Lying at the foot of these ancient hills is Sintra itself, whose old quarter (Vila Velha) is possessed of a beguiling, medieval character.
This magical destination, and the parks and gardens that embrace it, is recognised by UNESCO as a World Heritage site and makes for an inspiring excursion.
Exploring Sintra on foot reveals a labyrinth of narrow cobbled lanes, steep winding passages and terraced arcades lined with elegant mansions, handsome townhouses, engaging museums, boutique stores and enticing cafés and restaurants. (Pop into Piriquita, Rua das Padarias 1, and sample their queijadas – crispy cheesecakes flavoured with cinnamon: a regional speciality.)
Overlooking the pretty central square is the Palácio Nacional de Sintra. A pair of tall conical chimneys distinguishes the palace’s exterior.
A favourite summer retreat for Portuguese royalty, the Paço Real, as it is also known, has a surprise in every room. But it’s the Sala dos Brasões that takes your breath away. The domed ceiling of this stately room is decorated with stags holding the coats of arms of 72 noble Portuguese families. The azulejo (tile) panels lining the lower walls date from the 18th century.
The cultural landscape of Sintra is heightened – quite literally – by the Palácio da Pena. Perched on the highest point of the Serra, this astonishing fairytale eyrie dazzles with its icing cake architecture and inventory of rare antiques.
Protecting the northern flank of Parque da Pena – a verdant expanse of woodland and shrub that surrounds the palace – are the mighty, time worn ramparts of Castelo dos Mouros. Hewn from the granite that shapes the land, the fort dates back to the 9th century and the period of the Arab occupation.
The Park and the Palace of Pena are the finest examples of 19th-century Portuguese Romanticism. It’s probably why Lord Byron chose to pen part of Childe Harold’s Pilgrimage (1812) in Sintra.
Another English scribe drawn to the region’s charm was William Beckford, who sought sanctuary at Palácio de Monserrate.
Beckford rented Monserrate Palace in 1793 and immediately got his hands dirty by carrying out some much-needed repairs on the building. He then turned his fingers green by laying out the garden.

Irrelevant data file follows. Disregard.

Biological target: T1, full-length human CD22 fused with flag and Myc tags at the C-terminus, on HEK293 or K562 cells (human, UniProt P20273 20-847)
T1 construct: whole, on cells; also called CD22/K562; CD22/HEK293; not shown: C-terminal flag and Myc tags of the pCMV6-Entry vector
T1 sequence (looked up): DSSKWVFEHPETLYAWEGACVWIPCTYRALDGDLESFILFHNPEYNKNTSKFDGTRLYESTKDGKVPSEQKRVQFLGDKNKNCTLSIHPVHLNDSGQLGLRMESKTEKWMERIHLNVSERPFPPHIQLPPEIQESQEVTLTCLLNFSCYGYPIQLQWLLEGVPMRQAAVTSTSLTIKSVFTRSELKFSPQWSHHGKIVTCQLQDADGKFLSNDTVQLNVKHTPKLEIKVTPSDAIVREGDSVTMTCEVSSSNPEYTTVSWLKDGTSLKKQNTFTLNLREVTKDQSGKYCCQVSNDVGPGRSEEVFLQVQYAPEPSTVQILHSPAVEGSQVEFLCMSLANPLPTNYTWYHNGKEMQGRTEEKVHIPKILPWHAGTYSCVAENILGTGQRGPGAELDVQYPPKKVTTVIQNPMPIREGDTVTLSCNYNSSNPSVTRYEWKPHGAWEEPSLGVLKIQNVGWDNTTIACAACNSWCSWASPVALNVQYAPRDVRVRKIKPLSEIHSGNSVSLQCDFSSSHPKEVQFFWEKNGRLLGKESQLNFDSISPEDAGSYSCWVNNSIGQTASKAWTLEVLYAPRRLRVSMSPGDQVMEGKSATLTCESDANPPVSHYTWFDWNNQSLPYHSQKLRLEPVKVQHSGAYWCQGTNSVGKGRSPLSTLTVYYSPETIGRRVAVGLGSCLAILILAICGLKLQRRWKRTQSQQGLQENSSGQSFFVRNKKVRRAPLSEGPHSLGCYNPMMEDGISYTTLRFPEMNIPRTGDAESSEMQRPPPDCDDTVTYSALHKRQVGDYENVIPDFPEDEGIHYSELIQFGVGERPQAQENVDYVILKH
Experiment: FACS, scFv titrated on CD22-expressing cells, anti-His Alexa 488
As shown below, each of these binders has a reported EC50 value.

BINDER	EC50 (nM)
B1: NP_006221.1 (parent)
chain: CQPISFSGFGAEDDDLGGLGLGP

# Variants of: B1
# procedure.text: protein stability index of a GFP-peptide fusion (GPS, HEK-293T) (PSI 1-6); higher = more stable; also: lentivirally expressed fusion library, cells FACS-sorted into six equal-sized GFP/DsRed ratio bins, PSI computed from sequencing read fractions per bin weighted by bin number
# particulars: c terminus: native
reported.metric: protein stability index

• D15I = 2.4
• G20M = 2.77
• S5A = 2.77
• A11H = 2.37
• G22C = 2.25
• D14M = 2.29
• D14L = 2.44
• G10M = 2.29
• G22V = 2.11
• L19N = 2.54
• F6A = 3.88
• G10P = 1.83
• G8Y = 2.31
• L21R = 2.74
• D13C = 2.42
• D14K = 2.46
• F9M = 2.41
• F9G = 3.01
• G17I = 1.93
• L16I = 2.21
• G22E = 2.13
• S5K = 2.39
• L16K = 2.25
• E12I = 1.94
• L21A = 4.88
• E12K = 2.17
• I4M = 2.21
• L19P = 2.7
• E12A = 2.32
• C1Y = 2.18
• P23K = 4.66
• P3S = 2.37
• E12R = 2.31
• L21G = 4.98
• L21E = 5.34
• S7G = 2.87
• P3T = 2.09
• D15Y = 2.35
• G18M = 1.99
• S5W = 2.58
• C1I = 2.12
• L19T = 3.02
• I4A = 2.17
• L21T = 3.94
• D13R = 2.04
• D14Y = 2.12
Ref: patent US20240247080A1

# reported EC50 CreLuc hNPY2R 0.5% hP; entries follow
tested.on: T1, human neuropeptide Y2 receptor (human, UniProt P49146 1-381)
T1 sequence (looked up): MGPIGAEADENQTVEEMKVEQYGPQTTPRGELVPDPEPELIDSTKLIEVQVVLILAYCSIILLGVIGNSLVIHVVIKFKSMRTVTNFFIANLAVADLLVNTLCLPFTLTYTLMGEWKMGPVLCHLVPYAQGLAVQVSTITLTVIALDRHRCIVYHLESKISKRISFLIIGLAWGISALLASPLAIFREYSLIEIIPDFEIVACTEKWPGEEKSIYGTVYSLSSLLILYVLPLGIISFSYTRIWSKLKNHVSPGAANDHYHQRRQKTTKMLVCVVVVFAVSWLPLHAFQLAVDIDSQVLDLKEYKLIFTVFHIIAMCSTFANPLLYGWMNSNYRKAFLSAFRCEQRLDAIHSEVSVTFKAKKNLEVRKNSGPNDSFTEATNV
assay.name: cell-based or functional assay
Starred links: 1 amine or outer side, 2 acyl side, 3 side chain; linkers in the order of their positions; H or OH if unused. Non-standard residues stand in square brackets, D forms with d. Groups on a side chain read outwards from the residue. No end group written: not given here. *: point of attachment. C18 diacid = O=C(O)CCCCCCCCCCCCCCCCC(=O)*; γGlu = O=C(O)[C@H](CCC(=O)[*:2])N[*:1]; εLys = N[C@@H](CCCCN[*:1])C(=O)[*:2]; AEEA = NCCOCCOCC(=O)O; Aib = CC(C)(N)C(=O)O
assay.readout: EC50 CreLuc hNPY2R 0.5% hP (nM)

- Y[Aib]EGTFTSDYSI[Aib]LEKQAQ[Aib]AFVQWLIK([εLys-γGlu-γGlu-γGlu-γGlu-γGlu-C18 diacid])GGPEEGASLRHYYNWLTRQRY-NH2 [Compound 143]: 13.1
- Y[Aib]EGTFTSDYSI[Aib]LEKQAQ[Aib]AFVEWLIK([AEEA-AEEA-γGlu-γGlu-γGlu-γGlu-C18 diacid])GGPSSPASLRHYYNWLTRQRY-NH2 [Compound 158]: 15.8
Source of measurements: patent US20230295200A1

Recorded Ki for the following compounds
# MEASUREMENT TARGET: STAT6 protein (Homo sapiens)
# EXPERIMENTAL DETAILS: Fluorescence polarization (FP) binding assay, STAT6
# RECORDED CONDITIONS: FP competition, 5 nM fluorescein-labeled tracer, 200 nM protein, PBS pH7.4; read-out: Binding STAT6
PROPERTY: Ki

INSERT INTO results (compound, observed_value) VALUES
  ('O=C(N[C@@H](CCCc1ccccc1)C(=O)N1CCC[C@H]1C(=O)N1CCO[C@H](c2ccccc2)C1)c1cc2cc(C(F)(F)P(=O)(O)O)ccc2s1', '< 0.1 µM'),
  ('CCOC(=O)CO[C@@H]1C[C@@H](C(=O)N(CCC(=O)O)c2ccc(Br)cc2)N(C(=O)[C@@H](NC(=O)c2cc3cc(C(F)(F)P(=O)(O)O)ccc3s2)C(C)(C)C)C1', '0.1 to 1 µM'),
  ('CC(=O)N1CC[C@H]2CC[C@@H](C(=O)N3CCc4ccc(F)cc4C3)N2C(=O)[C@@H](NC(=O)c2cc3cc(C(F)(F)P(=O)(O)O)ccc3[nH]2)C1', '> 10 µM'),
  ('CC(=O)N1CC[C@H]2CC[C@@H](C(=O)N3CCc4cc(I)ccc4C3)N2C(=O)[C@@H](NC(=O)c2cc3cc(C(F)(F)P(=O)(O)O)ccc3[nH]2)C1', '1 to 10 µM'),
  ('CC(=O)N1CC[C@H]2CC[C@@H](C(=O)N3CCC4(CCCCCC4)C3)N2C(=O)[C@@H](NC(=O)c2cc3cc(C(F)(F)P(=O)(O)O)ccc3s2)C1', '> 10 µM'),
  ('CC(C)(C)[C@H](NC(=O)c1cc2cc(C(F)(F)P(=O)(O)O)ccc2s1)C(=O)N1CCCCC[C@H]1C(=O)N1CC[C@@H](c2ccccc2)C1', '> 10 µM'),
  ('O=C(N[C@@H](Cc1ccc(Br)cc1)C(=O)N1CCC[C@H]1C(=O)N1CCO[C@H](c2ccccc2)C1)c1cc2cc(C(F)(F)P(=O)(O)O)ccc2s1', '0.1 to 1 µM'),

History and mystery go hand in hand at Quinta da Regaleira. Dripping with a confection of exuberant decoration, this palatial mansion with its assorted towers and turrets resembles a bizarre oversized doll’s house.
The fascinating amalgamation of various architectural styles – Gothic, Italian Renaissance, neo-Manueline – and the curious religious references and symbols of the occult lend the place a deliciously spooky undertone.
The fantastic gardens are planted with exotic flora and embellished with lakes, waterfalls and grottos. One of these, the Cave of the Orient, allows access to an underground tunnel system that leads to an eerie subterranean well. The kids will love it!
Conveniently for visitors, the quinta is only a short walk from Palácio de Seteais.
A picture of serenity, the Seteais Palace is set in beautifully manicured grounds. The elegant structure dates from the late 18th century and was built for the Dutch consul Daniel Gildemeester.
Today, the building serves as an upscale boutique hotel managed by Tivoli Hotels & Resorts.
Careful refurbishment has maintained the period character of the interior. The precious frescos that illustrate several walls of the inner rooms are attributed to French painter Jean-Baptiste Pillement. The Sala Gildemeester is of particular merit.
Accommodation is privileged and discerning, an intimate ensemble of 30 rooms and suites. Comfort here is beyond reproach – falling into bed is like sinking into a huge marshmallow, and equally as sweet.
The hotel’s classical style and graceful ambiance is carried through to the restaurant. The menu errs towards international cuisine, with entradas such as Caesar salad with roasted chicken breast, and dishes like sautéed grilled steak with pepper sauce and fried potato Ponte Nova style, enticing the palate. The arm-long wine list honours some of Portugal’s finest labels.
When night falls, a mystical aura descends over the property, as it does over the entire countryside. Indulge in a moonlight walk and you’ll understand why Sintra is the capital of Romanticism.
Photographs © www.paulbernhardtphoto.com